News Brief

Nigerian Activist Omoyele Sowore Remains In Custody Following Planned #RevolutionNow Protests

The founder of Sahara Reporters and 2019 presidential candidate, is being held under terrorism laws after attempting to organize a nationwide protest against insecurity.

Nigerian journalist, activist and politician Omoyele Sowore was arrested on Sunday for his efforts to lead a nationwide "Revolution Now" protest and is currently being held under terrorism laws, BBC Africa reports.

The peaceful protests were set to take place across 21 Nigerian cities on Monday. Several Nigerians were set to take to the streets to demand an end to widespread insecurity in the country, and push for free education and healthcare for all Nigerian citizens. Some organizers attempted to go ahead with the protests on Monday to little success. Those who did attempt to organize faced small run-ins with police.

Sowore remains in custody, after being accused of "calling for an overthrow of the Nigerian government," by organizing the protest. Though he should have been charged within 48-hours of being taken into custody, according to Nigerian law, Justice Taiwo Taiwo ruled that Sowore could be detained under terrorism laws, following a request from the Department of State Services (DSS) to hold him for further investigation. "The nature of offence of terrorism which involved the use of force, is a clear affront to the peace of the society," said the justice of his decision.


Sowore is the founder of popular Nigerian news site Sahara Reporters. He ran against President Muhammadu Buhari in Nigeria's presidential election earlier this year. He ran under the Africa Action Congress party, and finished 10th out of about 70 candidates who were on the ballot.

"All that is needed for a #Revolution is for the oppressed to choose a date they desire for liberty," wrote Sowore on Twitter just two days before his arrest."Not subjected to the approval of the oppressor. #RevolutionNow #DaysofRage #August5."

Since his detainment, several Nigerians including Wole Soyinka have called for his immediate release, as noted in Brittle Paper. Some activists say that they will go ahead with protests despite growing threats from the Nigerian government.

Interview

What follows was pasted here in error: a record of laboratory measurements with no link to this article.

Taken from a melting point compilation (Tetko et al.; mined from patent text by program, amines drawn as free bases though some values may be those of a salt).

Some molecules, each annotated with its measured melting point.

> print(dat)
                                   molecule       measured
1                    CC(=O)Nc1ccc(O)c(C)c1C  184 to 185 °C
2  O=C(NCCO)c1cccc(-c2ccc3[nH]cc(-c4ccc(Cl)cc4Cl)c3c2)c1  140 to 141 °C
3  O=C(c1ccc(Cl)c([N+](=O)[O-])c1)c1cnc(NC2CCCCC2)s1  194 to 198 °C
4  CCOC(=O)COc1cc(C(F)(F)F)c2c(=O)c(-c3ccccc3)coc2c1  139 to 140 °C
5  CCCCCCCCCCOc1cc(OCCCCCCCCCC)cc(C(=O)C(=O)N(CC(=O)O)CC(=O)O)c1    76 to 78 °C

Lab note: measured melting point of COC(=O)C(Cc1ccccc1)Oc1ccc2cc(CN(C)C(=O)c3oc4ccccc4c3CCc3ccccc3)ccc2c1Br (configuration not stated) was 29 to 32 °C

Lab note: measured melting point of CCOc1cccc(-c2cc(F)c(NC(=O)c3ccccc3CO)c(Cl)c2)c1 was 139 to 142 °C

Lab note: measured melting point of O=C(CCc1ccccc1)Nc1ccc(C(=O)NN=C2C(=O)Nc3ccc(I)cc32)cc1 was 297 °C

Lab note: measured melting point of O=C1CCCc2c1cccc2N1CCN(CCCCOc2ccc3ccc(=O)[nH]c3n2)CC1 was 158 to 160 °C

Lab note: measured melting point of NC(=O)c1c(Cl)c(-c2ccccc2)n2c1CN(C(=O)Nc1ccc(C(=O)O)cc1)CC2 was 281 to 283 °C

Photo: Shawn Theodore via Schure Media Group/Roc Nation

Interview: Buju Banton Is a Lyrical Purveyor of African Truth

A candid conversation with the Jamaican icon about his new album, Upside Down 2020, his influence on afrobeats, and the new generation of dancehall.

Devout fans of reggae music have been longing for new musical offerings from Mark Anthony Myrie, widely-known as the iconic reggae superstar Buju Banton. A shining son of Jamaican soil, with humble beginnings as one of 15 siblings in the close-knit community of Salt Lane, Kingston, the 46-year-old musician is now a legend in his own right.

Buju Banton has 12 albums under his belt, one Grammy Award win for Best Reggae Album, numerous classic hits and a 30-year domination of the industry. His larger-than-life persona, however, is more than just the string of accolades that follow in the shadows of his career. It is his dutiful, authentic style of Caribbean storytelling that has captured the minds and hearts of those who have joined him on this long career ride.

The current socio-economic climate of uncertainty that the COVID-19 pandemic has thrusted onto the world, coupled with the intensified fight against racism throughout the diaspora, have taken centre stage within the last few months. Indubitably, this makes Buju—and by extension, his new album—a timely and familiar voice of reason in a revolution that has called for creative evolution.

With his highly-anticipated album, Upside Down 2020, the stage is set for Gargamel. The title of this latest discography feels nothing short of serendipitous, and with tracks such as "Memories" featuring John Legend and the follow-up dancehall single "Blessed," it's clear that this latest body of work is a rare gem that speaks truth to vision and celebrates our polylithic African heritage in its rich fullness and complexities.

Having had an exclusive listen to some other tracks on the album back in April, our candid one-on-one conversation with Buju Banton journeys through his inspiration, collaboration and direction for Upside Down 2020, African cultural linkages and the next generational wave of dancehall and reggae.

This interview has been shortened and edited for clarity.

Keep reading... Show less

get okayafrica in your inbox

popular.

[Op-Ed] Speeka: “‘Dankie San’ brought me closer to kasi rap”

A personal reflection on one of South Africa's most influential hip-hop albums, 'Dankie San' by PRO.